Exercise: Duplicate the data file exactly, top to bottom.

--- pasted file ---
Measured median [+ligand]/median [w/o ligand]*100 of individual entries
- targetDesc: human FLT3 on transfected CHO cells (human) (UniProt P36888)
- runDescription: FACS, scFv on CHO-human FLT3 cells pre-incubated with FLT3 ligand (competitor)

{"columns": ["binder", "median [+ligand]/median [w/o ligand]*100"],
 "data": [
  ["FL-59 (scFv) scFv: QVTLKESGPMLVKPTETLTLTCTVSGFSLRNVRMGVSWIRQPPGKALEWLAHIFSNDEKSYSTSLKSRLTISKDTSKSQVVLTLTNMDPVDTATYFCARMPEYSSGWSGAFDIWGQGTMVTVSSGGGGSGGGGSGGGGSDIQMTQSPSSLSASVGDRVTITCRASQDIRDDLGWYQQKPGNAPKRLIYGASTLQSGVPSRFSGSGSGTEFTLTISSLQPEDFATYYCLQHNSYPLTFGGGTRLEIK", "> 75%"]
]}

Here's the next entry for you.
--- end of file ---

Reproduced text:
Measured median [+ligand]/median [w/o ligand]*100 of individual entries
- targetDesc: human FLT3 on transfected CHO cells (human) (UniProt P36888)
- runDescription: FACS, scFv on CHO-human FLT3 cells pre-incubated with FLT3 ligand (competitor)

{"columns": ["binder", "median [+ligand]/median [w/o ligand]*100"],
 "data": [
  ["FL-59 (scFv) scFv: QVTLKESGPMLVKPTETLTLTCTVSGFSLRNVRMGVSWIRQPPGKALEWLAHIFSNDEKSYSTSLKSRLTISKDTSKSQVVLTLTNMDPVDTATYFCARMPEYSSGWSGAFDIWGQGTMVTVSSGGGGSGGGGSGGGGSDIQMTQSPSSLSASVGDRVTITCRASQDIRDDLGWYQQKPGNAPKRLIYGASTLQSGVPSRFSGSGSGTEFTLTISSLQPEDFATYYCLQHNSYPLTFGGGTRLEIK", "> 75%"]
]}

Here's the next entry for you.